SunTracker Fishin’ Barge 21: Performance Test

SunTracker Fishin' Barge 21: A real catch.

11th October 2004.
By James Corns

The Fishin' Barge 21 gained speed steadily throughout the rpm range, finally reaching a top speed of 20 mph.

The Fishin' Barge 21 gained speed steadily throughout the rpm range, finally reaching a top speed of 20 mph.

With companies such as Bayliner and Stingray aggressively pursuing new boaters with the lure of $9,995 bowriders, it’s nice to see a pontoon boat builder get into the act. SunTracker is bucking for attention with the Fishin’ Barge 21, a $9,995 pontoon boat that’s going to give other boats in its price range a run for their money.

For the price, you might expect a bare-basics pontoon boat with little more than an open deck and a wheel to steer her by, but that is far from the case with the Fishin’ Barge 21. The 19-foot, 7.5-inch craft has a nicely laid out cockpit that is sure to garner high praise from anglers.

The boat’s fishing-friendly layout starts up at the bow, where you can step onto the boat through a center gate. Granted, there’s nothing special about the gate, but once you enter, rather than a settee to each side (as you’ll find with most pontoon boats), there’s a corner storage box to both port and starboard, as well as a pedestal fishing chair on each side. One of the boxes houses an 8-gallon livewell, and the combination of the boxes and the chairs makes the entire bow a wonderful place for anglers, who can fish unfettered by hard-to-walk-around pieces of furniture. When the fish inevitably try to run, you’ll have the ability to give chase.

The storage boxes are great for holding lures, tackle and other necessities, and they have built-in cupholders that will keep anglers well hydrated during those long days on the water. The deluxe fishing seats come with composite frames.

Moving aft, there’s an open “hallway” of sorts that runs athwartships, providing an open walkway between the port entry gate and the starboard entry gate. These two gates are much wider than the bow entry gate, or the aft entry gate, which will be discussed momentarily.

Behind this open walkway is the helm console, which is on the starboard side. The helm has several interesting idiosyncrasies that make it well suited to fishing. First, whereas the helms on most pontoon boats butt up against the fencing that runs along the outside of the cockpit, the Fishin’ Barge 21′s helm is set in almost a foot from the gate. Anglers who are really, really skinny might be able to squeeze through the space, but more important, it makes it easy to keep the line untangled when you’re fighting fish. Moreover, it might be a good place to stow your tackle box if you want to keep it out in the open.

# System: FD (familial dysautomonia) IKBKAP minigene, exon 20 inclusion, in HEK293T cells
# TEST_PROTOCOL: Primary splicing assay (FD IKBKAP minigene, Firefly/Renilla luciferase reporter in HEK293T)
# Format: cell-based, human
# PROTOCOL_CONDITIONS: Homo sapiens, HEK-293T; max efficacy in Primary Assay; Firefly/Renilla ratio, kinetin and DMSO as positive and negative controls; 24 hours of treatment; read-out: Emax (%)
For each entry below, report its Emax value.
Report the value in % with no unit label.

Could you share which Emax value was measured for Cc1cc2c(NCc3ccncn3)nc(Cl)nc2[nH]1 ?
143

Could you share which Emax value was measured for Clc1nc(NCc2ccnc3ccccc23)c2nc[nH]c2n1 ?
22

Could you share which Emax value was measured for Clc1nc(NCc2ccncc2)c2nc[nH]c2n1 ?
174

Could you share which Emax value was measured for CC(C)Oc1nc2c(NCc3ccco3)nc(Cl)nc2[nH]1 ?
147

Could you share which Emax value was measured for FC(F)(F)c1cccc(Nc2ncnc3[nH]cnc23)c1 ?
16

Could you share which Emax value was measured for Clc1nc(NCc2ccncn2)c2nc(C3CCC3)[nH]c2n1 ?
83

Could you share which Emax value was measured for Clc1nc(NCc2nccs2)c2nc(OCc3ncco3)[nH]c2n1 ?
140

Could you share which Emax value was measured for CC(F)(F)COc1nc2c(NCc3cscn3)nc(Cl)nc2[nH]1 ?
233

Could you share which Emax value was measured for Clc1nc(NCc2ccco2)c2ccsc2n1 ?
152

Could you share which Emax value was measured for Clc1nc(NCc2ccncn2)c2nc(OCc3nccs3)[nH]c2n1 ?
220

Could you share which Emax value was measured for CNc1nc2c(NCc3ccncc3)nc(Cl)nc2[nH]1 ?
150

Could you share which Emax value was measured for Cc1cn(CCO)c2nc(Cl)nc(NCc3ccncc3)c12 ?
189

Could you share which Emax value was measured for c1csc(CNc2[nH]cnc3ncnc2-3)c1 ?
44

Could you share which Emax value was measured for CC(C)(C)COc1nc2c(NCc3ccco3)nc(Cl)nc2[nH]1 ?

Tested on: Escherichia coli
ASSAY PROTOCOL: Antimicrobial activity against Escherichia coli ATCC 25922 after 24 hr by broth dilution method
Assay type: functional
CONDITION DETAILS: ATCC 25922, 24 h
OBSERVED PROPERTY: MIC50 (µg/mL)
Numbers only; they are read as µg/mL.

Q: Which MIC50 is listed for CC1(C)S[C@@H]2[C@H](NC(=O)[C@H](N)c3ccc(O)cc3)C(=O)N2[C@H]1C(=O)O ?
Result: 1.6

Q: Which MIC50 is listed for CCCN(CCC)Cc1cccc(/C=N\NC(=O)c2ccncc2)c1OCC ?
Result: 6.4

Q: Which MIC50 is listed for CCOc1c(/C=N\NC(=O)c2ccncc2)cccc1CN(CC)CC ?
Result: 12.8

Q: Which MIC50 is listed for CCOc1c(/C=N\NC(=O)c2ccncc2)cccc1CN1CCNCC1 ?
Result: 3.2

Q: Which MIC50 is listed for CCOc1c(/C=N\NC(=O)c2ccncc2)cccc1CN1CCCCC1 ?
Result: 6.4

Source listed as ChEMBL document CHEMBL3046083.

The second thing that sets the helm apart from others is the lockable rod storage box located between the fence and the captain’s bucket seat. This box keeps the skipper involved even when his or her buddies are fishing from the pedestal chairs, and it’s a great place for the skipper to rest the rod when it’s time to move on to another fishing spot.

The helm console is also nice, in and of itself. The console has cooler storage, a trash receptacle, a small items tray and two cupholders, all of which are built in. The 36-quart carry-on cooler can be kept on the port side of the console, for easy reach.

The burlwood-accented helm also comes with a full set of instrumentation, including a tachometer, a voltmeter, a fuel gauge and a water pressure gauge. The skipper will be protected by a molded, tinted plexiglass windshield, and he or she can listen to a favorite CD or radio station on the boat’s standard AM/FM stereo system, which comes with a CD player, a cover and 60-watt speakers.

An L-shaped settee runs down the port side of the boat, across from the helm console. The settee’s seat cushions flip forward, allowing for access to the storage hidden underneath, and a pedestal table with built-in cupholders serves the settee. A pop-up changing room with a padded top and a bench butts up against the back side of the settee.